Staying alert in order to react quickly to potential problems means that you should not be sleepy or under the influence of any substances. We all know the very serious consequences of drunk driving, but sometimes we tend to forget that fatigue can also similarly disable a driver. It’s important then never to drive when you’ve had some alcohol or even when you’re feeling exhausted.

If you’re driving long distances, make sure you stop for a break in between to avoid driver fatigue. A good gauge is to rest 15 minutes for every 1-hour drive, so you don't end up nodding off behind the wheel. 

Not only should you be well-rested, you should also note that some prescription and over-the-counter drugs can also have a drowsy effect, which can affect a driver’s reaction time and judgement.

Emotional control comes into play by having more patience while driving on the roads. Staying calm in challenging driving situations can prevent road rage and aggressive driving. Being in control of your emotions means never letting them dictate your driving behaviour on the road.

Being in control behind the wheel means avoiding drunk driving and driver fatigue, and remaining calm at all times.

7. Be Adaptable to Weather Conditions

While we may not have to deal with snow or icy conditions in Singapore, it doesn’t mean that we don’t have to deal with challenging weather conditions. 

Driving in heavy rain, mist, haze, thunderstorms, and even strong winds can all take a toll on trying to stay focused, keep control of the vehicle, and ultimately remain safe on the roads.

The usual rules of safe following distance and speed limits are usually only applicable to normal traffic in ideal weather conditions. 

In the event of bad weather, you should always:
increase your following distance to reduce the chance of a collision with the car in front, and 
lower your speed even more, since higher speeds make controlling your vehicle that much more difficult if things go wrong.

If you ever feel unsure about driving in any bad weather conditions, it’s safer to leave the car at home and take public transport, or if you’re already on the road, pull over to the side and wait it out. Safety should always be your priority!

8. Keep Your Vehicle in Good Condition

Part of being a safe driver is also making sure that your vehicle is not a danger to yourself and others on the roads.

This means making sure that your car is well maintained through regular maintenance, and routine checks of brakes, tyres, lights and fluid levels.

A vehicle in good operational condition ensures that your vehicle will respond as expected in critical moments. Imagine needing to brake suddenly, only to find that your brake pads are worn or your brake fluid is low. Such scenarios can be prevented with proper maintenance. 

Regular servicing can address what you may think of as “small issues” - but worn-out tyres can lead to loss of control, while faulty lights can pose hazards to other car drivers and motorists if they can’t tell what you’re about to do.

It’s also important to keep up with your car inspection at LTA-Authorised Car Inspection Centres whenever your vehicle is due.

Making sure your brake lights are working can help prevent a collision.

9. Get the Right Car Insurance

Securing the right car insurance is an integral part of the mosaic that forms a safe driver's profile. Of course, driving safely is the best way to reduce your risk of getting into an accident, but we all know that unforeseen events can still occur on the road.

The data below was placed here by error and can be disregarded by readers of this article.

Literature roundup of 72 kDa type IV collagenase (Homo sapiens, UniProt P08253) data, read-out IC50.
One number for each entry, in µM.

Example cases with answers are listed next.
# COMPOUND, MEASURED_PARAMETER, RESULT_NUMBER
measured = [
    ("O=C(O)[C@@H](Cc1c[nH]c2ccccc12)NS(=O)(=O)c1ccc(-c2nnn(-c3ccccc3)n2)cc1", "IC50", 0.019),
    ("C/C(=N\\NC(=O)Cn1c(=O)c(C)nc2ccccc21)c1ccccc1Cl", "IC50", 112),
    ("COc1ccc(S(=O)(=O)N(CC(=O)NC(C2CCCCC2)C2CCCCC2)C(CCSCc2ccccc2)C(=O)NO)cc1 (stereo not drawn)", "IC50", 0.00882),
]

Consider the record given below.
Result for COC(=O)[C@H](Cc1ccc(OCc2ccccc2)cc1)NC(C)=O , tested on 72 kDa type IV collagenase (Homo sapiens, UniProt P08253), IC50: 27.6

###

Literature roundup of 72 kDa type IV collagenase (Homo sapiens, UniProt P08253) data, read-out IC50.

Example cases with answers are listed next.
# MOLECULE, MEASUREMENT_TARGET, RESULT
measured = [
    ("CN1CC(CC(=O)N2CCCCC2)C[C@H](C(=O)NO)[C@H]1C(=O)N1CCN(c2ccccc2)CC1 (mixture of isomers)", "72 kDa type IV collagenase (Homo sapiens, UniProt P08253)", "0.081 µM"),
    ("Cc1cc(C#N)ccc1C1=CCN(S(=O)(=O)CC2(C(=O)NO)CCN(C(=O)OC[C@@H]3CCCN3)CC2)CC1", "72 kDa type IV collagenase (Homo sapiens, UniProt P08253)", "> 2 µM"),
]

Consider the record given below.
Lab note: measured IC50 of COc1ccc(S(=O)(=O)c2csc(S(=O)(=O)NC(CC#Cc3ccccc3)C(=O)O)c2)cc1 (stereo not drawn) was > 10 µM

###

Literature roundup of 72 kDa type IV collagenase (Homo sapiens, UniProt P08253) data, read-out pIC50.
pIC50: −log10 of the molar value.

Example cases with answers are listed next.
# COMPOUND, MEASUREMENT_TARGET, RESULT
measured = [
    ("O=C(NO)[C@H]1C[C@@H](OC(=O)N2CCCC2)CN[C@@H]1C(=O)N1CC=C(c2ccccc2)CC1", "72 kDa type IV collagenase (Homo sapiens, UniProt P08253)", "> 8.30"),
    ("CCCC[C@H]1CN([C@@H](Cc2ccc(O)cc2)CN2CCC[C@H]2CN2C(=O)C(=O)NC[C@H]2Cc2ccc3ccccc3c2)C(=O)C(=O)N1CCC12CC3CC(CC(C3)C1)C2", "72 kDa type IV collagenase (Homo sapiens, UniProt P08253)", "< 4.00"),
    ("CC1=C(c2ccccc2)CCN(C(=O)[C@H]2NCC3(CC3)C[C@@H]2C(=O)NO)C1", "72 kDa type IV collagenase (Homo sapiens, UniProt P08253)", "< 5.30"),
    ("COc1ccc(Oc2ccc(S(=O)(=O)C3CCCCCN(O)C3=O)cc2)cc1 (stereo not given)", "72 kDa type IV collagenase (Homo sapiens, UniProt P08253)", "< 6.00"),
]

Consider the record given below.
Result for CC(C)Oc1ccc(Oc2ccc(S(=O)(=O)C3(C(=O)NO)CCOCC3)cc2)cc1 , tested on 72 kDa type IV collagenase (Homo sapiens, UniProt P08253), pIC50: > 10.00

Car insurance is a testament to a safe driver’s commitment to responsibility — not just for their own well-being, but also for the well-being of others potentially affected in an accident.

The right car insurance allows you to be prepared to handle repairs, medical expenses, and legal liabilities that may arise in the aftermath of an accident. It’s a proactive measure that aligns with the core characteristics of a safe driver: foresight, preparedness, and accountability.

When choosing a car insurance company, make sure to research the reliability of the company. Understanding your insurance policy coverage and assistance when making claims are very important aspects of car insurance. For example, in the event of an accident, DirectAsia Insurance will assign you a specialist to walk you through every step of the claims process.

With a customer satisfaction rating of more than 90%, and the 2023 Platinum Trusted Service Award from Feefo, the award-winning global reviews and insights platform, you can be assured that DirectAsia Insurance will be there for you when you need us most.

10. Stay Updated as a Driver

Road traffic rules may be updated, or new road scenarios may arise with new intersections or crossroads being built. It’s a good idea to stay updated on these as well as current driving practices in general.

One way to stay updated as a driver is to follow news outlets or certain road safety social media accounts, since they often report on changes in road regulations and safety practices, and may even share tips about road safety. 

OneMotoring by LTA is a good website to follow, as it also reports on traffic updates, roadworks, and even vehicle breakdowns, so that you can be a more informed, and thus prepared, driver.

If you haven’t been driving for a while, it can be beneficial to take a refresher driving course. Some more experienced drivers may also be interested in learning more about defensive driving skills in difficult or challenging situations.


As we conclude this journey through the 11 essential characteristics of a safe driver, remember that the road is not just a pathway; it's a shared space where each of us contributes to the collective safety of our community. 

The safe driving habits we've explored, from attentiveness and adaptability to communication and continuous learning, form the foundation of responsible driving. 

It's about more than just reaching your destination—it's about creating a ripple effect of safety that extends far beyond your vehicle. By embodying these characteristics, you become a guardian of lives and a beacon of road safety.